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Bernard J.
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Over the next few months I suspect that many of the ice metric trajectories (but certainly not volume...) will head back into the spaghetti, to be trumpetted by the Denialati as evidence that all is well. If it's not already been done, it might be useful to have a post that scuppers any attempt at pulling the wool over the eyes of the unknowing, by explaining the physics of winter ice formation, and why its areal/extent trajectories at this time of year are not expected to display the same extreme loss (at least for the near future) that is occurring with summer Arctic ice. Such a post would be heavily linked-to over the next six months.
Espen at September 17, 2012 at 15:15. Sadly, I think that there's insufficient time and resourcing for an orderly relocation effort, when those days in the near future soon enough arrive. However... I do volunteer Watts, Lindzen, Spencer, Bastardi, Morano, Plimer, Carter, Monckton and a host of other Denialati to go to the affected regions and assist in any way that they are able, as a very partial penance for consciously and actively participating in the unnecessary destruction of the planet's climate. They will of course be required to wear names badges.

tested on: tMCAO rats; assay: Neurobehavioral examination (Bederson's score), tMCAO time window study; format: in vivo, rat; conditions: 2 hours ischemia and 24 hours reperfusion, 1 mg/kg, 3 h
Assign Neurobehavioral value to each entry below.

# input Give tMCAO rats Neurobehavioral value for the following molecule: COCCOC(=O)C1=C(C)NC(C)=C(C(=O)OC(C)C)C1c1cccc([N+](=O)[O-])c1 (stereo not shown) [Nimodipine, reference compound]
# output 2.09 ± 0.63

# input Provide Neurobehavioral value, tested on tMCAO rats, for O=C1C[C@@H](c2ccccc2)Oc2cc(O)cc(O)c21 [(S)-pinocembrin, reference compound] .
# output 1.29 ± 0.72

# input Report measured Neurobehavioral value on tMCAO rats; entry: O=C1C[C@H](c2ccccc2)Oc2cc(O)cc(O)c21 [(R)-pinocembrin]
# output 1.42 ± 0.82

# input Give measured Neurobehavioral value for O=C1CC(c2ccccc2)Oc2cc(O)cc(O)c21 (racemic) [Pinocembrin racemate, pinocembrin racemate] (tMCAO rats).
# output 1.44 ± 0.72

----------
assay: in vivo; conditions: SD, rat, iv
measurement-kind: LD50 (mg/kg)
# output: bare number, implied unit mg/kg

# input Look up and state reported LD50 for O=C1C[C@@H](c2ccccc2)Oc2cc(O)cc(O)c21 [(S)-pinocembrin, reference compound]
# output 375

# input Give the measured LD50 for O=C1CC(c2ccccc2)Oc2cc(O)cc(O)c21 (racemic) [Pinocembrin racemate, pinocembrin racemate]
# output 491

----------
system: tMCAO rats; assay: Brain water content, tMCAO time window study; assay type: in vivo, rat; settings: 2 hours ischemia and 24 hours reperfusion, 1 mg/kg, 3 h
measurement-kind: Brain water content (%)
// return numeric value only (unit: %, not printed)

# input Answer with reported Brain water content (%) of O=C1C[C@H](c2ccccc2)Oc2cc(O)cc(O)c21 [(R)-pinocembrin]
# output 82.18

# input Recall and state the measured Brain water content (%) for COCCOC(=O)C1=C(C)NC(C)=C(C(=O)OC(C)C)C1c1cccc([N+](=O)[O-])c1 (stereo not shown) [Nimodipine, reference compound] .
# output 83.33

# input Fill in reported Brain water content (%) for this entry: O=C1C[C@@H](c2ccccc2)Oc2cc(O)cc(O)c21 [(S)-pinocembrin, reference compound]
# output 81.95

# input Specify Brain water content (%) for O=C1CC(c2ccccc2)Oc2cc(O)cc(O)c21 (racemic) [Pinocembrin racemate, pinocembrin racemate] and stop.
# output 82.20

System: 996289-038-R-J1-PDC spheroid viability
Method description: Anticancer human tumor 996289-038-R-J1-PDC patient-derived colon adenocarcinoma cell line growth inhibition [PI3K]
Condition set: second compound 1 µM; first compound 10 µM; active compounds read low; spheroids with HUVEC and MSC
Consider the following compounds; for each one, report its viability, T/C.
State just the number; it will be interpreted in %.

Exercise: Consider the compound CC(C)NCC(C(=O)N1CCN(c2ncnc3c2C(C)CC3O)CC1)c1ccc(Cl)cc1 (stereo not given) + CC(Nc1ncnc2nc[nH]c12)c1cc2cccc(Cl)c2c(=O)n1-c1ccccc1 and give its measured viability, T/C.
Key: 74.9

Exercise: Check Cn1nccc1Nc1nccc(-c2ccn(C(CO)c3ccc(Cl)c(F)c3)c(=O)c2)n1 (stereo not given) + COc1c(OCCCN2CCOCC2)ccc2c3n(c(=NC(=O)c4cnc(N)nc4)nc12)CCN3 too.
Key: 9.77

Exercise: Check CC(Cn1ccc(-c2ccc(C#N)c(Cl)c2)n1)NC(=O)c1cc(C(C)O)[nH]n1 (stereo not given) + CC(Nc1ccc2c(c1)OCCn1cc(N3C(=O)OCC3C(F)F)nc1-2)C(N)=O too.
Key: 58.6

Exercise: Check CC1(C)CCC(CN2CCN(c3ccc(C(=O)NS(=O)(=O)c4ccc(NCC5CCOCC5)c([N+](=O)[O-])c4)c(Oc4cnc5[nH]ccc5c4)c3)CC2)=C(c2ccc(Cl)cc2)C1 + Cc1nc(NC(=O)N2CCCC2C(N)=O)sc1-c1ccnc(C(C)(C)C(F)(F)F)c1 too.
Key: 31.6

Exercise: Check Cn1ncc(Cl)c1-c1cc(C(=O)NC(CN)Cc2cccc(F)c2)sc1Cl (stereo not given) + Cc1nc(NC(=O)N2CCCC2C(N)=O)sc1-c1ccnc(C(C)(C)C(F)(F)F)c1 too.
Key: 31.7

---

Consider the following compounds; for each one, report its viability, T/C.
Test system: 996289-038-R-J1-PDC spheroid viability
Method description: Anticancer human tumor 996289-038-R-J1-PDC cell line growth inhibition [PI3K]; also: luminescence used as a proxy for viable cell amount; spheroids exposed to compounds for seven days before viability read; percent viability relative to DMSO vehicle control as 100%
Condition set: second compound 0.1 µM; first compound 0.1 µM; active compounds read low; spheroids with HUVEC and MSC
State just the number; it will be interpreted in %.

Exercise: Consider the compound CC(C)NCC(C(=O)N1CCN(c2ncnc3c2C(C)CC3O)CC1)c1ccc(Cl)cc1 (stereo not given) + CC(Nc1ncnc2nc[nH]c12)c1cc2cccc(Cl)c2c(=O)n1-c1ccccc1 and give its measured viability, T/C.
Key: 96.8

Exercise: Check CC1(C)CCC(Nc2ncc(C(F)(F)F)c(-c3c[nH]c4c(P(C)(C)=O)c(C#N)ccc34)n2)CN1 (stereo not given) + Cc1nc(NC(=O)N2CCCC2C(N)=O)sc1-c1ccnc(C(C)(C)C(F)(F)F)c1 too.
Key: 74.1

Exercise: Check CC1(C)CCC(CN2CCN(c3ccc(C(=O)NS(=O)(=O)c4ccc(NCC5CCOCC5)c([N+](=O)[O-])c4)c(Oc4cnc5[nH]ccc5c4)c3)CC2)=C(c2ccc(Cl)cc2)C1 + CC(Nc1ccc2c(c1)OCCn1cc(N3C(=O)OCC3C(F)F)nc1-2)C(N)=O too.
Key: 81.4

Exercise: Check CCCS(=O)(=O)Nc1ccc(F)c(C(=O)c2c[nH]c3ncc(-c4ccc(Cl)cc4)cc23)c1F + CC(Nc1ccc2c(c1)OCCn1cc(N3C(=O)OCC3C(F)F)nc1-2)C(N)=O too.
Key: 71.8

L. Hamilton, 11 April 2011 at 01:16: ...the data don't yet hint whether Arctic ice will end with a bang (exponential) or a whimper (Gompertz) There is quite a range of sigmoid curves (at least 8 that I can think of), partly defined by how many parameters they require for definition, so the whimper might occur in a register other than Gompertz. It's worth keeping this in mind in case the future trajectory doesn't seem to want to go Gompertzy... Having said that, I have a particular fondness for the Gompertz curve as a result of using it for a lot of my growth descriptions for my postgrad work. It has a number of characteristics that permit it to depict well the characteristics of biological growth, and to do so with minimum parameterisation. I'm guessing that will likely apply nicely to Arctic Ice melt if the melt eventuates as sigmoid: if not Gompertz, a version of a Richards curve would almost certainly do the job well, aided and abetted as it is by its surfeit of parameters.
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Mar 20, 2010